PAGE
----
Saul Klein

VP Marketing, Skype

Larry's World
21 minutes, 9.6mb, recorded 2005-12-10
Saul Klein

Skype has become one of the prominent disruptive technologies of the early 21st century. Allowing anyone with a broadband connection to make cheap calls all over the world and free voice, text (and now, video) calls to anyone on the Skype network, it has changed the way many people think of the telephone. Skype has influenced pricing and availability, and is so ubiquitous that it is lending its name to become the verb for using PC-based voice over IP.

In this interview, Larry Magid talks with Saul Klein, VP Marketing of Skype. They discuss the changing nature of the telecom business, Skype's new video feature and the potential for Skype to bring telephony to previously under-served markets.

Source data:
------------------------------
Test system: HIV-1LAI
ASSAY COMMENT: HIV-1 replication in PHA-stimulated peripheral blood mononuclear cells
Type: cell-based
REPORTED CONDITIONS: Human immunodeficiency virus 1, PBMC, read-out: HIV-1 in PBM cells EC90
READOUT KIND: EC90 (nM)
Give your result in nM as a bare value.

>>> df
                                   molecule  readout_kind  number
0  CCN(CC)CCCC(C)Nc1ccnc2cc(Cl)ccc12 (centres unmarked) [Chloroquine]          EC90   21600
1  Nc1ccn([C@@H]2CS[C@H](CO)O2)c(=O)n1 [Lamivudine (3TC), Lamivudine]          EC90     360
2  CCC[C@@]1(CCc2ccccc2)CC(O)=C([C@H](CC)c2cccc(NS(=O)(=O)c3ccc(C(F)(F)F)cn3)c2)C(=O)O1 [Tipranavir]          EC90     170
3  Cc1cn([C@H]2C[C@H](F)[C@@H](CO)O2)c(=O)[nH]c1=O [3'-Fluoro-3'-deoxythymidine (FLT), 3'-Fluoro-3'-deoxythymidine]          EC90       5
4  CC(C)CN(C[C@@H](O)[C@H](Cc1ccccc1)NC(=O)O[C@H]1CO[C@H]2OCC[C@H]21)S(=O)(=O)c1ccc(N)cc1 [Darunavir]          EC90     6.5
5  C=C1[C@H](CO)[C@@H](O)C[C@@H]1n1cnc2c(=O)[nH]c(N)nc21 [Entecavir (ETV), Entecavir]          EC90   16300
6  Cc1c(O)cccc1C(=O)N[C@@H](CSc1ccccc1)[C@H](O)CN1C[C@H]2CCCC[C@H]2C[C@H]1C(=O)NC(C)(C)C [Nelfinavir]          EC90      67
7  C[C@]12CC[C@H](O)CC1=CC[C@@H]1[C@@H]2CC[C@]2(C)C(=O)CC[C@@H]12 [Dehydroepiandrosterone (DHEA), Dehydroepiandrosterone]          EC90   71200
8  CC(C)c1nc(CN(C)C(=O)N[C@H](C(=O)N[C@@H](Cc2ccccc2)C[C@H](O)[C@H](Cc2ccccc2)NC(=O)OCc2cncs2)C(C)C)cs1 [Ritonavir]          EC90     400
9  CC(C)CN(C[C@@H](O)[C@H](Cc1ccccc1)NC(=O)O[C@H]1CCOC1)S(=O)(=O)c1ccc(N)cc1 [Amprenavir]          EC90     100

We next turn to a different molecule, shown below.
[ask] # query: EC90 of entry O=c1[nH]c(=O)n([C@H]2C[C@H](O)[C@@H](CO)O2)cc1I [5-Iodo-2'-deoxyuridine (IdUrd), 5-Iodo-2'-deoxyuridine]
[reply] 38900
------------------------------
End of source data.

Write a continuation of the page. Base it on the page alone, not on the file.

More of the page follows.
The main draw of Skype is the combination of low cost and interoperability with the traditional telephone system. Broadcasting and podcasting applications will become more common as third party developers and hardware vendors tap into this burgeoning market. Skype is poised to disrupt more than just the traditional telecom market in the near future.

Saul Klein is the VP, Marketing at Skype, having just been the co-founder & CEO of Video Island and a Founding Partner of The Accelerator Group (TAG).

Video Island is dedicated to bringing the selection, convenience and value-for-money of unlimited DVD rentals to a mass-market.TAG is an international management advisory network, which Saul established in January 2000 with colleagues from Microsoft and Firefly.

TAG provides strategic consulting services to established companies and private equity firms, as well as concentrated operational expertise and access to strategic-capital to a small portfolio of early-stage digital businesses. Recent UK investments include Pleasurecards and Perplexcity.

Saul Klein now serves on the board of directors of, a non-profit based in Washngton DC and South Africa focused on shaping actionable global policy to drive the adoption of ICT in developing countries. He also writes a regular column on New Media for The Guardian.


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